The sense of touch
We try to make learning tactile to help those students who learn well through their hands. We suggest using letters shaped out of wood, plastic, magnets, plasticene, mactac, sandpaper, rubber, sponge so the child can turn them over, mouth them, see what is always the same about them (shape) and what does not matter (color).
Children naturally when shown a letter for instance 'r' may wonder what makes it 'r' and may think it is its size or its color, or its place on the page. When we show them 'r' in many sizes, made of many materials, in many places on the page, they start to realize that what makes the letter 'r' is its shape. And we help them feel it in many textures to help reinforce this idea.
Motion and large physical activity:
We realize that special needs children are often restless. This may not just be because they lack fine motor movements. It may also be because they are frustrated. We can use their desire to move around by giving them a learning method that requires or allows large physical motions- jumping on letters, running, fetching things, reaching, touching and for those who are able to make such motions, this type of gross physical activity not only makes the child less restless and brings them joy, but it also helps reinforce the learning For those students who can't make large physical motions, even tapping a page or clapping or even blinking to indicate 'yes' or 'no' can be incorporated to help communicate when the picture on each page matches the instruction.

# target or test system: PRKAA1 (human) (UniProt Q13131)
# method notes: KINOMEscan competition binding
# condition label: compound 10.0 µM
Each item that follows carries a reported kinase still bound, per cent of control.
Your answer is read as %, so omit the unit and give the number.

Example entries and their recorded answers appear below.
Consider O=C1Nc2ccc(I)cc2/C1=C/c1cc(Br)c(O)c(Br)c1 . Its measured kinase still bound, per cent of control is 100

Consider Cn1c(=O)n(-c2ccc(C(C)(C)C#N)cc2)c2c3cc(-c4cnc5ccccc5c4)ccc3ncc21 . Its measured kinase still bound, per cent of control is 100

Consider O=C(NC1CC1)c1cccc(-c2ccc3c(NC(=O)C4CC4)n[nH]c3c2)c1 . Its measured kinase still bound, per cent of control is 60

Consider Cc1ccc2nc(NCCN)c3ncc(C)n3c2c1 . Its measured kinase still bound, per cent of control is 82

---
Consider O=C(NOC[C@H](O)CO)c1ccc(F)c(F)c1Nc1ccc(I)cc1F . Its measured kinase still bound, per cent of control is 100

For those students who like to move rhythmically or to dance, wherever possible we have tried to suggest body action poems for each letter.